- Draw upon the principles in the Declaration of Independence to construct a sound historical argument regarding whether it justified American independence.
- Explain how key principles in the Declaration of Independence grew in importance to become unifying ideas of American democracy.
United States/Era 4: Expansion and Reform (1801-1861)
- Standard 2d: The student understands the rapid growth of “the peculiar institution” after 1800 and the varied experiences of African Americans under slavery. Therefore, the student is able to:
- Identify the various ways in which African Americans resisted the conditions of their enslavement and analyze the consequences of violent uprisings.
- Evaluate how enslaved African Americans used religion and family to create a viable culture and ameliorate the effects of slavery.
- Standard 4a: The student understands the abolitionist movement. Therefore, the student is able to:
- Analyze changing ideas about race and assess the reception of proslavery and antislavery ideologies in the North and South.
- Explain the fundamental beliefs of abolitionism and compare the antislavery positions of the “immediatists” and “gradualists” within the movement.
- Compare the positions of African American and white abolitionists on the issue of the African American’s place in society.
Finding Your Roots, Episode 4, selected segments.
Access the video segments for this lesson at the Video Segments Page.
Clip 1: “Slavery in the North”
A look at slavery in the North and the views and actions of Quakers, including Kevin Bacon’s ancestor, Samuel Atkinson.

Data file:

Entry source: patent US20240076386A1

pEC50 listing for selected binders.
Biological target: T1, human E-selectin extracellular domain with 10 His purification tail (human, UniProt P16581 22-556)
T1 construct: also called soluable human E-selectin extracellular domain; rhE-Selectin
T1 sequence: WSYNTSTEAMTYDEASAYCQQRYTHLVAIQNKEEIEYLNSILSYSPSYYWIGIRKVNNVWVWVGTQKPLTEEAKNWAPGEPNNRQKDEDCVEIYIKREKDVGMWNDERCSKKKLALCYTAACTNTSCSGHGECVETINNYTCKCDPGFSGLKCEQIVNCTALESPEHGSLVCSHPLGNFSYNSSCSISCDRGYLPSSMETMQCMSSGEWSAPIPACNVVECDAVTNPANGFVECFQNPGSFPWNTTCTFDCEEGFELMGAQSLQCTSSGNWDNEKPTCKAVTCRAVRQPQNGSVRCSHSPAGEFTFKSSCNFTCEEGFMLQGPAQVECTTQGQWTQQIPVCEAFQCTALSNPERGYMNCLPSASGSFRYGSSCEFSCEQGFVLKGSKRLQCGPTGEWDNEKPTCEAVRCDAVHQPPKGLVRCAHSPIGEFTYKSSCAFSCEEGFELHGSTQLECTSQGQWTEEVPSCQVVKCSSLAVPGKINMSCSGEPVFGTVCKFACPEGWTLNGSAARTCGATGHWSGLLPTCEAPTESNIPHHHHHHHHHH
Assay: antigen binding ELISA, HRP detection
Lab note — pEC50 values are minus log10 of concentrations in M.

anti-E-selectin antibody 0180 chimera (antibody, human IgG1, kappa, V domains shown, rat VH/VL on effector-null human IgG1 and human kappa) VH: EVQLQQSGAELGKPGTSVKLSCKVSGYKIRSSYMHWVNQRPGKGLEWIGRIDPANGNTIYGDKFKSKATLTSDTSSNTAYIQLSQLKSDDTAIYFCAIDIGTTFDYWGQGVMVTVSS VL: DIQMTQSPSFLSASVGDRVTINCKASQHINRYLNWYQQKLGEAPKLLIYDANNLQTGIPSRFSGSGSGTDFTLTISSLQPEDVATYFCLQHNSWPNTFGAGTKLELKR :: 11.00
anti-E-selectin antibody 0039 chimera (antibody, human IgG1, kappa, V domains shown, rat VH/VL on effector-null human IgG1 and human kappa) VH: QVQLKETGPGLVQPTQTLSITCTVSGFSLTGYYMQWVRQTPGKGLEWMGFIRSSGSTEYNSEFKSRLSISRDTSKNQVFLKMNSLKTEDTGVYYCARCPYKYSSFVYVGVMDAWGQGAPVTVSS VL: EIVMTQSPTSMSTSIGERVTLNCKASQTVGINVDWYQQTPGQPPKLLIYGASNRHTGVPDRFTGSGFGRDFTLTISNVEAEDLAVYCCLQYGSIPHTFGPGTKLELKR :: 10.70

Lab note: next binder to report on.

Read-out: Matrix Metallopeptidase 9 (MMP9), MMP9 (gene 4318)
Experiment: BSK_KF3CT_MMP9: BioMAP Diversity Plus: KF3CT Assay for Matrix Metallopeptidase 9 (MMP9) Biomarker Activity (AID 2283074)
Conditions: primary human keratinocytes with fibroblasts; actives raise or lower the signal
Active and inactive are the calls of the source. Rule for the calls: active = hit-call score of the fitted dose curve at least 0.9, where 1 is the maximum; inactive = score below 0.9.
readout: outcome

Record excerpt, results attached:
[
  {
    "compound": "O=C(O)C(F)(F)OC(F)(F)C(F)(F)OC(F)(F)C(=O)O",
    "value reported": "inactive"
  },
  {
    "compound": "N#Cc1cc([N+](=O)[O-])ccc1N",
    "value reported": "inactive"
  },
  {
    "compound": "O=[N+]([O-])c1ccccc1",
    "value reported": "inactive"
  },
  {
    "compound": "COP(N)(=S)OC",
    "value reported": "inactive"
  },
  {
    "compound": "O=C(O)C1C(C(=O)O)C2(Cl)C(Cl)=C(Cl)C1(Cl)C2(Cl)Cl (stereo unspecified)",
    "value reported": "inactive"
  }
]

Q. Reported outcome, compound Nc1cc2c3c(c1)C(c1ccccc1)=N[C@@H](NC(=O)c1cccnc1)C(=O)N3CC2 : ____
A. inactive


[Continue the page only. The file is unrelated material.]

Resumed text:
Clip 2: “Mumbet”
An overview of the story of a slave named Mumbet, and the role Kyra Sedgwick’s ancestor played in helping secure her freedom.
Clip 3: “After Slavery”
A look at President Lincoln’s appeal to the nation to rebuild after the Civil War and the response to his request by Kevin Bacon’s ancestor Lydia Atkinson and other Quakers.
For the Introductory Activity:
This companion website to the PBS series, This Far by Faith, explores the African American religious experience through the last three centuries. The site also contains a timeline which explores the religious beliefs of African Americans and others, and how those beliefs impacted their actions. The information about Quakers can be helpful for this lesson:
For Learning Activities 1 and 2:
This site features “100 milestone documents” compiled by the National Archives and Records Administration. This site contains images of the original documents, as well as transcripts of the documents. The following documents are used in this lesson:
This website provides information about Mumbet, the slave in Massachusetts, who successfully sought her freedom, as well as her legal team of Sedgwick and Reeve.
This website provides details about slavery in Pennsylvania, Quakers’ views toward slavery, and the abolition of slavery in the state.
For the class:
- Computers with internet access for the viewing of President Lincoln’s 2nd Inaugural Address or one printout of the document for each student.
- Computer, projection screen, and speakers (for class viewing of online video clips)
BEFORE THE LESSON:
Prior to teaching this lesson, you will need to:
Preview all of the video segments used in the lesson. Prepare to watch them using your classroom’s Internet connection.
Bookmark all websites which you plan to use in the lesson on each computer in your classroom. Using a social bookmarking tool such as del.icio.us or diigo (or an online bookmarking utility such as portaportal) will allow you to organize all the links in a central location.
Print out one copy of the “States of Slavery” Chart and the “States of Slavery” Student Organizer for each student. Print out one copy of the “States of Slavery” Student Organizer Answer Key. (See the “materials” section above.)
Proceed to Lesson Activities.